Yet, it is from the rear that the Macan appears to be truly distinct. Which is funny at the same time because the rear is also the plainest compared to the rest of the body. Porsche rationalizes that the uncluttered rear makes the Macan look broader, which would translate to the SUV having more presence on the road. With that said, I do suspect that the rear is devoid of design just so the new three-dimensional taillights, a reimagined product from the 918, can stand out – not that it needs any help. We’re looking forward to see the Macan on the road at night. What a sight it would be.
Let’s not forget that this has to be the sportiest SUV in its class. Which means it is time to look at the engines; all partnered with the seven-speed PDK. There are four mills to choose from while other countries only get three. More on that later.
At the top of the power pyramid sits the Macan Turbo; said to be the most powerful in class. It is a 3.6-litre V6 biturbo tuned to produce 400bhp and it should launch the car to 100kph in 4.8 seconds. The Macan S makes do with a 3.0-litre V6 biturbo that delivers 340bhp and can complete the century sprint in 5.4 seconds. Of course the 6.1l/100km Macan S Diesel will be available as well. The alternative fueled SUV will run with a 258bhp 3.0-litre biturbo that’ll get to 100kph in 6.3 seconds. All of these numbers are exciting indeed. 
But it is the smaller, less powerful engine that should be the headliner. This engine is not available in all countries, only the UK and select Asian nations will find the 2.0-litre inside the Macan. Which means we’re one of the first to have an engine of this type in a Porsche. The mill, an in-line four, petrol engine, is turbocharged to deliver 237bhp. Mated to the same seven-speed PDK, the base Macan should touch 100kph in 6.9 seconds and run at a top speed of 223kph. The highly efficient nature of the engine also lets it return a consumption of 7.2 litres per 100 kilometres.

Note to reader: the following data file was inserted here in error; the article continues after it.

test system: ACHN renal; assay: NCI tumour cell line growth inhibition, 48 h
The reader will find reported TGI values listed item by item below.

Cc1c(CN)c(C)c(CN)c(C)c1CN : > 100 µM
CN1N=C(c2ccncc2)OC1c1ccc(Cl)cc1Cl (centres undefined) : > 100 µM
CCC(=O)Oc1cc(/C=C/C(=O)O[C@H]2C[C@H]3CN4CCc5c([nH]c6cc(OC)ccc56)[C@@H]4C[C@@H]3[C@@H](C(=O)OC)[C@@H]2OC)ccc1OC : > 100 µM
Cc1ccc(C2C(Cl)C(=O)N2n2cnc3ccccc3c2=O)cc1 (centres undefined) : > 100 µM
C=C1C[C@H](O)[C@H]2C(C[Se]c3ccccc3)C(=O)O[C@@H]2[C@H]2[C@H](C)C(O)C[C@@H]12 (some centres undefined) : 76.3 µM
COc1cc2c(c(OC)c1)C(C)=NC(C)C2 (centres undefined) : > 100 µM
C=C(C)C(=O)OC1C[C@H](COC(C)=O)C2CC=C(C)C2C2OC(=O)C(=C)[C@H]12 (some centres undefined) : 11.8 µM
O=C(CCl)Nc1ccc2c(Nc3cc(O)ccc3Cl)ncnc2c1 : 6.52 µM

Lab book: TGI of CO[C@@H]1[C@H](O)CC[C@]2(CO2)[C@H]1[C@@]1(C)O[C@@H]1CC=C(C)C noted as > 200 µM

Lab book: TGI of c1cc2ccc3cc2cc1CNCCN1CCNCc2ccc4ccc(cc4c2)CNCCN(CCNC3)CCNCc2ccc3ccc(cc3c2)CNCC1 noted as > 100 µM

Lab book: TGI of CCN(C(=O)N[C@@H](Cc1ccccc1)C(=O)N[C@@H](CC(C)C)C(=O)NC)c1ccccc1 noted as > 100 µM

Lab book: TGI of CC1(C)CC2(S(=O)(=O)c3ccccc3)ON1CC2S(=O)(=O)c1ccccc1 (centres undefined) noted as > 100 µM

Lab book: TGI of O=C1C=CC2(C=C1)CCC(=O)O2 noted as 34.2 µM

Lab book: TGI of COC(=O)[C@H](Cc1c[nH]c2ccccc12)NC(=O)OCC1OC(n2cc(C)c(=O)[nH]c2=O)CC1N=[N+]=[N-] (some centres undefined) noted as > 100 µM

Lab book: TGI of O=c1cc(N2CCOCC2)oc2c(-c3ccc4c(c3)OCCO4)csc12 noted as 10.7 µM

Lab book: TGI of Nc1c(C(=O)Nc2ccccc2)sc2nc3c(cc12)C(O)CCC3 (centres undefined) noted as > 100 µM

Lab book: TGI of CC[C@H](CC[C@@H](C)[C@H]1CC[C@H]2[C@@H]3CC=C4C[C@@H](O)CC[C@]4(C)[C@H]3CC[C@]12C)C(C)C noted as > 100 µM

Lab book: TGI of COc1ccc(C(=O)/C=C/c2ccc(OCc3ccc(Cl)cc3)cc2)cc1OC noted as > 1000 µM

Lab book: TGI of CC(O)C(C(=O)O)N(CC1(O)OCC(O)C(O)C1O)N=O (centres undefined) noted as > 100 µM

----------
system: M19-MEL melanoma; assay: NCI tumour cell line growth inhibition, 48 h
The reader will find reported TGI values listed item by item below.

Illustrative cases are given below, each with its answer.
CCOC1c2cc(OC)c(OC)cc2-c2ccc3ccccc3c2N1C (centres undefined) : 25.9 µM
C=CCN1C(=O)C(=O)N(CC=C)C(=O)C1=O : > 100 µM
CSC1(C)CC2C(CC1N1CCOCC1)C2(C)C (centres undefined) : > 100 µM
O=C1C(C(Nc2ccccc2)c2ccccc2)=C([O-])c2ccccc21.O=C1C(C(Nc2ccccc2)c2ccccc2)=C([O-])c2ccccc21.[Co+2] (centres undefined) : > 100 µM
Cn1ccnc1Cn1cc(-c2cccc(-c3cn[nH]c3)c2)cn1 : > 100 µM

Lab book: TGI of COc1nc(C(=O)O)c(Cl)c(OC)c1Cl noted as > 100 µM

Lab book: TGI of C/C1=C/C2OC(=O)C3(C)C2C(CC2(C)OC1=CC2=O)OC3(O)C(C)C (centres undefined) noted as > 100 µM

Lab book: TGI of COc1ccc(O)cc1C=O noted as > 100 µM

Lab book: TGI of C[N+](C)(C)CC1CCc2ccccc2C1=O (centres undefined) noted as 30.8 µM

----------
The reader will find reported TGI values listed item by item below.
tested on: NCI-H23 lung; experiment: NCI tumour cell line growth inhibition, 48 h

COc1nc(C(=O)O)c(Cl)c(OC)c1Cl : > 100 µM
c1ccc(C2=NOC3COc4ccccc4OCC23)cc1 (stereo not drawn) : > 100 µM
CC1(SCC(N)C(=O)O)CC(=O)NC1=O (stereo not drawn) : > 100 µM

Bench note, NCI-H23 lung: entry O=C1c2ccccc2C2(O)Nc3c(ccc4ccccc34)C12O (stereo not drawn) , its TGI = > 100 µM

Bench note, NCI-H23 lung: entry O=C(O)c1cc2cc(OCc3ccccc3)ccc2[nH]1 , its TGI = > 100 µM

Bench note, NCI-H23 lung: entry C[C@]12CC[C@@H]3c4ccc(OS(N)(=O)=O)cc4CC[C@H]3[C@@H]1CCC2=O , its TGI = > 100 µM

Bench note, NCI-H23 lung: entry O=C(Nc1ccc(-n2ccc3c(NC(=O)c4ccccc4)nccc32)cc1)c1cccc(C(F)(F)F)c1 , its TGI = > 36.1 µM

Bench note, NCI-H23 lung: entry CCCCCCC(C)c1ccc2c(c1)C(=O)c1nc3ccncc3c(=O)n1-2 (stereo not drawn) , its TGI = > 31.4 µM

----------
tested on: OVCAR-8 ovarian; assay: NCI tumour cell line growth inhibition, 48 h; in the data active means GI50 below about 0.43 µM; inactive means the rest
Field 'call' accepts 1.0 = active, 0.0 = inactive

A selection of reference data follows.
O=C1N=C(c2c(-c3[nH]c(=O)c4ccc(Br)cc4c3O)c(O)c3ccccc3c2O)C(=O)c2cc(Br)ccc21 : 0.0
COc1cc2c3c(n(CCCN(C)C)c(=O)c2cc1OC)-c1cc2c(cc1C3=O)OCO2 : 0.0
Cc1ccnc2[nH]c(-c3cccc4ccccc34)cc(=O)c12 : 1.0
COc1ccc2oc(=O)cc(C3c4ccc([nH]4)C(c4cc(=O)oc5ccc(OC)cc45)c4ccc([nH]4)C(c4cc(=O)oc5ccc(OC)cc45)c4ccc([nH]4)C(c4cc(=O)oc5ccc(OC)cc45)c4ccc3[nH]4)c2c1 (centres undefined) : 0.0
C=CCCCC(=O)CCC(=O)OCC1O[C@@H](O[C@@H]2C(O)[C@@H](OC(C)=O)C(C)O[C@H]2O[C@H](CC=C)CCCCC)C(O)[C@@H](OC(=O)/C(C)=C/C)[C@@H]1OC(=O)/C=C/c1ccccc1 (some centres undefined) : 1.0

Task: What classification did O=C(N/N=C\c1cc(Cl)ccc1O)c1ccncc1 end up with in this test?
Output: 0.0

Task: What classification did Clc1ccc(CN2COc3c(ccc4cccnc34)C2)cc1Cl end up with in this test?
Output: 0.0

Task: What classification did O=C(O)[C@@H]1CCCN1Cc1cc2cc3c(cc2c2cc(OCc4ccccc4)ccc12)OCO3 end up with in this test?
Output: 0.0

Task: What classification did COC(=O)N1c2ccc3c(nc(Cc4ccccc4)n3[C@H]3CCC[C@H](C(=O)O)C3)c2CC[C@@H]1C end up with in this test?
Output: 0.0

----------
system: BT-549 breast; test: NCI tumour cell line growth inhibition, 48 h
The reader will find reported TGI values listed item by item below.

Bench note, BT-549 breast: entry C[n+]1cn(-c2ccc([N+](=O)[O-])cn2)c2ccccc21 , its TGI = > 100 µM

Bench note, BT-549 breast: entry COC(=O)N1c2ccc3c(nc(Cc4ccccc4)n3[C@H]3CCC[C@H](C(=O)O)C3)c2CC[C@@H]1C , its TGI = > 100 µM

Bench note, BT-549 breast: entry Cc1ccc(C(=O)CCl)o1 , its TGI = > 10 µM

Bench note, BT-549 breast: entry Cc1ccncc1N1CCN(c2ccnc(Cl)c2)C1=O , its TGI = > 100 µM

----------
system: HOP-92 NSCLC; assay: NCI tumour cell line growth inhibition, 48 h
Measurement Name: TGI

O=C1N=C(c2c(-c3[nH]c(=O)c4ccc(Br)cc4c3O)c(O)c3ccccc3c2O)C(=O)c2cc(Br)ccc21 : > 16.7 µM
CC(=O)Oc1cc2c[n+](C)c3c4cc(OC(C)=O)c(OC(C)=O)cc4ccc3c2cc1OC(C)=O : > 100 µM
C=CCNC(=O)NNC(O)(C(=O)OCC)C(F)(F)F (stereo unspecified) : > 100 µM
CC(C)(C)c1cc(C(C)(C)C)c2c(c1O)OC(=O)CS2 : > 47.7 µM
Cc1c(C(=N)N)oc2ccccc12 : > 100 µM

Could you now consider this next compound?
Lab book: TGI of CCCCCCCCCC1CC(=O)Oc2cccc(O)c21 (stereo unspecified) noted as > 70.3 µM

The only thing remaining now is the price, only the estimates are released. Even so, the proposed numbers are attractive. The most expensive of the lot is the eye-watering RM785,000 for the Macan Turbo. The price works its way down to RM560,000 for the Macan S, RM550,000 for the Macan S Diesel and the Macan dips below the half-million barrier at RM450,000. Remember that the price is only an estimate although Porsche has told me that they’re doing all they can to make those prices official. The Macan will be launched sometime in the fourth quarter this year. 
When that time comes, I suspect that Porsche will have a long waiting list on their hands, which wouldn’t shorten quickly – a problem that all car manufacturers would love to have. And I suspect that the list will be filled with orders of the base 2.0-litre Macan because it has all the power, prestige and badge-snobbery – everything! – for less than half-a-million ringgit. If Porsche can make that price stick, we will be seeing plenty of Macans on the road. That is not a bad thing at all.